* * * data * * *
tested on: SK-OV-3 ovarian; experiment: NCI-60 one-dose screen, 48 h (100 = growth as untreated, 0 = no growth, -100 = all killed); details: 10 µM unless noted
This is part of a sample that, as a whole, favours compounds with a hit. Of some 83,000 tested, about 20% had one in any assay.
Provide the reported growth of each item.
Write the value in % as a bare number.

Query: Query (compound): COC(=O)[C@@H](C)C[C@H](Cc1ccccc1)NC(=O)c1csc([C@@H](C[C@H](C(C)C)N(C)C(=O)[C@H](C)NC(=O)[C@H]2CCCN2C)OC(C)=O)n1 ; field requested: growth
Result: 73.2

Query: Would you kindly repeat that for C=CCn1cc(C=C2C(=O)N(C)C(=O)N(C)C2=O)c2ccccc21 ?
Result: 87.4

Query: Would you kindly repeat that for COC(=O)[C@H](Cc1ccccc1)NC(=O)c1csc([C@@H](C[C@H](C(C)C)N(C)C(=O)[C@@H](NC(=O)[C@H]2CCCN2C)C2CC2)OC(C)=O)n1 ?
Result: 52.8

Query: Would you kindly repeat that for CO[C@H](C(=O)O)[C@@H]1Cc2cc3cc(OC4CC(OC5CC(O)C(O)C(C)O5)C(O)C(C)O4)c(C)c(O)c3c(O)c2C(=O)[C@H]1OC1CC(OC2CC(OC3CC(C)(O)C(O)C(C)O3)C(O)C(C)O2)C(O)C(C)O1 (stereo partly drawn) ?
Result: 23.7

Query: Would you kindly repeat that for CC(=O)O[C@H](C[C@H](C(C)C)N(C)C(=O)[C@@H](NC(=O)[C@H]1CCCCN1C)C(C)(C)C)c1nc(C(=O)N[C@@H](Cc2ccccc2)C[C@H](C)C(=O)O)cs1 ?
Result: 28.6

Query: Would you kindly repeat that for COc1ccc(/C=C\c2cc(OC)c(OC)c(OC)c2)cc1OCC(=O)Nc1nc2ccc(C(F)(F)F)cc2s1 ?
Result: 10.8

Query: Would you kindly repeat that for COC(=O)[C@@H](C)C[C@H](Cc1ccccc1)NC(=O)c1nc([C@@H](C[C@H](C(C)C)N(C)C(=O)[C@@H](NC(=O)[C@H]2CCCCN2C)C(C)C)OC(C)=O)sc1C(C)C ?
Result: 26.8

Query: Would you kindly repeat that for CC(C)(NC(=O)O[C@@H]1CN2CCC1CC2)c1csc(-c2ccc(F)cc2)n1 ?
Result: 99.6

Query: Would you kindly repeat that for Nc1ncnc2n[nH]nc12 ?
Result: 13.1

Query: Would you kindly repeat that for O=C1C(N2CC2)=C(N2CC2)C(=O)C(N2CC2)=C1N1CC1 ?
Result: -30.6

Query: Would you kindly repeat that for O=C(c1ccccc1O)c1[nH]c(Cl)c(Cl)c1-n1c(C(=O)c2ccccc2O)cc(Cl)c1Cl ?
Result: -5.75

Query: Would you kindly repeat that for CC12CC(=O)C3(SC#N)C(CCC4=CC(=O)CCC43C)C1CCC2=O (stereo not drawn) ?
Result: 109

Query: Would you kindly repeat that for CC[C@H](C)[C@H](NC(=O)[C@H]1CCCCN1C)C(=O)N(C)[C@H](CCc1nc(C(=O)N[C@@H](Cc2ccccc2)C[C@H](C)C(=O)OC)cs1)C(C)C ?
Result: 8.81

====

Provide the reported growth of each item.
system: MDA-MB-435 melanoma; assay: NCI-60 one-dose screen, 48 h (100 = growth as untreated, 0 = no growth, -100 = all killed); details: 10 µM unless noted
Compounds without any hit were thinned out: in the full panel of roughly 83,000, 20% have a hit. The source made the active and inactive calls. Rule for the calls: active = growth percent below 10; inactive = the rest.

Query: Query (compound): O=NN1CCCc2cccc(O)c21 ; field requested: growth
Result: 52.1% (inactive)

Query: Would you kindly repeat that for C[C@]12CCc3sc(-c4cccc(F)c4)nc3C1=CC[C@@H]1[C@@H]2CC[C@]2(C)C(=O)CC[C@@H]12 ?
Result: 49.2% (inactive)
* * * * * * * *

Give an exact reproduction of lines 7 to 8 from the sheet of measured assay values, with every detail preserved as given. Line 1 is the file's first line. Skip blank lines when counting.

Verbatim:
Query: Would you kindly repeat that for C=CCn1cc(C=C2C(=O)N(C)C(=O)N(C)C2=O)c2ccccc21 ?
Result: 87.4